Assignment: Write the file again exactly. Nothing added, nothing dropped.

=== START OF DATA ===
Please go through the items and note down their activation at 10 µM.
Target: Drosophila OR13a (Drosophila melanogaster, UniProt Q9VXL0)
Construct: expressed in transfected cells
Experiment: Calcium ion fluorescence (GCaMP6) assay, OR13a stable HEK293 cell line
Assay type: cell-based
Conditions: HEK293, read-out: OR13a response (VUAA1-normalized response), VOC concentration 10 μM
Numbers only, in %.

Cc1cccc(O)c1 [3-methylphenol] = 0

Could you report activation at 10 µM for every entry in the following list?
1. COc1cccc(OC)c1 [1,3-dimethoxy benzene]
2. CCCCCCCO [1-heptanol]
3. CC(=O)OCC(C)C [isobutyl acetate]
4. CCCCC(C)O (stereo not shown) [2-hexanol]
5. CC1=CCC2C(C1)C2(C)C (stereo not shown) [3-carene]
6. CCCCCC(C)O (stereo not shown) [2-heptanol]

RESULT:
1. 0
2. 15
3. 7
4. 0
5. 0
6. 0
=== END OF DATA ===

Please go through the items and note down their activation at 10 µM.
Target: Drosophila OR13a (Drosophila melanogaster, UniProt Q9VXL0)
Construct: expressed in transfected cells
Experiment: Calcium ion fluorescence (GCaMP6) assay, OR13a stable HEK293 cell line
Assay type: cell-based
Conditions: HEK293, read-out: OR13a response (VUAA1-normalized response), VOC concentration 10 μM
Numbers only, in %.

Cc1cccc(O)c1 [3-methylphenol] = 0

Could you report activation at 10 µM for every entry in the following list?
1. COc1cccc(OC)c1 [1,3-dimethoxy benzene]
2. CCCCCCCO [1-heptanol]
3. CC(=O)OCC(C)C [isobutyl acetate]
4. CCCCC(C)O (stereo not shown) [2-hexanol]
5. CC1=CCC2C(C1)C2(C)C (stereo not shown) [3-carene]
6. CCCCCC(C)O (stereo not shown) [2-heptanol]

RESULT:
1. 0
2. 15
3. 7
4. 0
5. 0
6. 0